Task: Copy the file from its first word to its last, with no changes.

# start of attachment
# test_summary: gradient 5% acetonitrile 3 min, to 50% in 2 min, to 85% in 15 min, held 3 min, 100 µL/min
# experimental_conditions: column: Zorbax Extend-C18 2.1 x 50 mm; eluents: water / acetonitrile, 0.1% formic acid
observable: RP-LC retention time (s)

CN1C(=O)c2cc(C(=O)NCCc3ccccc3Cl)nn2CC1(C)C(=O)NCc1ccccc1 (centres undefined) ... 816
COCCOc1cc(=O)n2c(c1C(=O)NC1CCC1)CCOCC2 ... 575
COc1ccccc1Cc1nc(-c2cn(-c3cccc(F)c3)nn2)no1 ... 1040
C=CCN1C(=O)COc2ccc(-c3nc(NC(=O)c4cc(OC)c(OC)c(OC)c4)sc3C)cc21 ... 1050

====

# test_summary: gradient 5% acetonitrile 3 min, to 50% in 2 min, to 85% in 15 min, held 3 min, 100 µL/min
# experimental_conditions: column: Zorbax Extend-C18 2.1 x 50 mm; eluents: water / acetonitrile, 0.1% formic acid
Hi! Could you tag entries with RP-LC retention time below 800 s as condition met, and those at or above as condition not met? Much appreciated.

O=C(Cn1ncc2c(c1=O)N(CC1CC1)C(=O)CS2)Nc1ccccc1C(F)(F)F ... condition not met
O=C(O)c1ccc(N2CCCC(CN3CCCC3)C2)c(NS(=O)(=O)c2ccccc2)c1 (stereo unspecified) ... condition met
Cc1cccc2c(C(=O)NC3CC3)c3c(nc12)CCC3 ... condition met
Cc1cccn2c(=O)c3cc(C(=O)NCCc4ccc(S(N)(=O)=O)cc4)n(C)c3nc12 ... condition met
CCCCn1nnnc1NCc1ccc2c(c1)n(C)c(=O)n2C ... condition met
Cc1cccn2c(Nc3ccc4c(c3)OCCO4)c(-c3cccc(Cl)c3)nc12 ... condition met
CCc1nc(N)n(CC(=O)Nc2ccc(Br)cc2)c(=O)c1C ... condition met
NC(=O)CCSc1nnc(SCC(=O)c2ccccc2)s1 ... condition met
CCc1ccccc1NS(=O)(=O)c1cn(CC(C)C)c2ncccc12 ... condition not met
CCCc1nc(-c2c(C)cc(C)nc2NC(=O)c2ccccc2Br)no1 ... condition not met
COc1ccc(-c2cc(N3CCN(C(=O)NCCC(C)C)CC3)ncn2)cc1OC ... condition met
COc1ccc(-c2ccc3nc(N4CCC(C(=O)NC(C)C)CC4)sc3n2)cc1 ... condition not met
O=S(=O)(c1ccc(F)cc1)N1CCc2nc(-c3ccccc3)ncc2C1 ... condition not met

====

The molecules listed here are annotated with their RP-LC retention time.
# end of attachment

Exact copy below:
# test_summary: gradient 5% acetonitrile 3 min, to 50% in 2 min, to 85% in 15 min, held 3 min, 100 µL/min
# experimental_conditions: column: Zorbax Extend-C18 2.1 x 50 mm; eluents: water / acetonitrile, 0.1% formic acid
observable: RP-LC retention time (s)

CN1C(=O)c2cc(C(=O)NCCc3ccccc3Cl)nn2CC1(C)C(=O)NCc1ccccc1 (centres undefined) ... 816
COCCOc1cc(=O)n2c(c1C(=O)NC1CCC1)CCOCC2 ... 575
COc1ccccc1Cc1nc(-c2cn(-c3cccc(F)c3)nn2)no1 ... 1040
C=CCN1C(=O)COc2ccc(-c3nc(NC(=O)c4cc(OC)c(OC)c(OC)c4)sc3C)cc21 ... 1050

====

# test_summary: gradient 5% acetonitrile 3 min, to 50% in 2 min, to 85% in 15 min, held 3 min, 100 µL/min
# experimental_conditions: column: Zorbax Extend-C18 2.1 x 50 mm; eluents: water / acetonitrile, 0.1% formic acid
Hi! Could you tag entries with RP-LC retention time below 800 s as condition met, and those at or above as condition not met? Much appreciated.

O=C(Cn1ncc2c(c1=O)N(CC1CC1)C(=O)CS2)Nc1ccccc1C(F)(F)F ... condition not met
O=C(O)c1ccc(N2CCCC(CN3CCCC3)C2)c(NS(=O)(=O)c2ccccc2)c1 (stereo unspecified) ... condition met
Cc1cccc2c(C(=O)NC3CC3)c3c(nc12)CCC3 ... condition met
Cc1cccn2c(=O)c3cc(C(=O)NCCc4ccc(S(N)(=O)=O)cc4)n(C)c3nc12 ... condition met
CCCCn1nnnc1NCc1ccc2c(c1)n(C)c(=O)n2C ... condition met
Cc1cccn2c(Nc3ccc4c(c3)OCCO4)c(-c3cccc(Cl)c3)nc12 ... condition met
CCc1nc(N)n(CC(=O)Nc2ccc(Br)cc2)c(=O)c1C ... condition met
NC(=O)CCSc1nnc(SCC(=O)c2ccccc2)s1 ... condition met
CCc1ccccc1NS(=O)(=O)c1cn(CC(C)C)c2ncccc12 ... condition not met
CCCc1nc(-c2c(C)cc(C)nc2NC(=O)c2ccccc2Br)no1 ... condition not met
COc1ccc(-c2cc(N3CCN(C(=O)NCCC(C)C)CC3)ncn2)cc1OC ... condition met
COc1ccc(-c2ccc3nc(N4CCC(C(=O)NC(C)C)CC4)sc3n2)cc1 ... condition not met
O=S(=O)(c1ccc(F)cc1)N1CCc2nc(-c3ccccc3)ncc2C1 ... condition not met

====

The molecules listed here are annotated with their RP-LC retention time.